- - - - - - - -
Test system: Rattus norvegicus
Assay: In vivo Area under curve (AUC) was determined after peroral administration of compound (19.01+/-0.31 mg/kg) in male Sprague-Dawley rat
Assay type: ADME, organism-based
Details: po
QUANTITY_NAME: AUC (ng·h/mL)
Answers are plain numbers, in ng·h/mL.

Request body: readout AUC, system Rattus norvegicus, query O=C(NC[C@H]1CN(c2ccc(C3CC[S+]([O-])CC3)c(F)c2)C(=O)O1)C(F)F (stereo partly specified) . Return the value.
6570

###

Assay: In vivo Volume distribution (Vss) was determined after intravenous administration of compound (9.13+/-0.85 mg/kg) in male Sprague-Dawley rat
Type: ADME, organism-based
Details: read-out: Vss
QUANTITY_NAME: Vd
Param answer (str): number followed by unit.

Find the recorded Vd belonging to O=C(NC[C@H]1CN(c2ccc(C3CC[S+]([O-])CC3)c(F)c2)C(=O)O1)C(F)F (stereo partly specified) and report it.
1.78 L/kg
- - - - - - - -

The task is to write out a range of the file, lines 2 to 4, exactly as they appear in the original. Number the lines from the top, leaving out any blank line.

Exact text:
Assay: In vivo Area under curve (AUC) was determined after peroral administration of compound (19.01+/-0.31 mg/kg) in male Sprague-Dawley rat
Assay type: ADME, organism-based
Details: po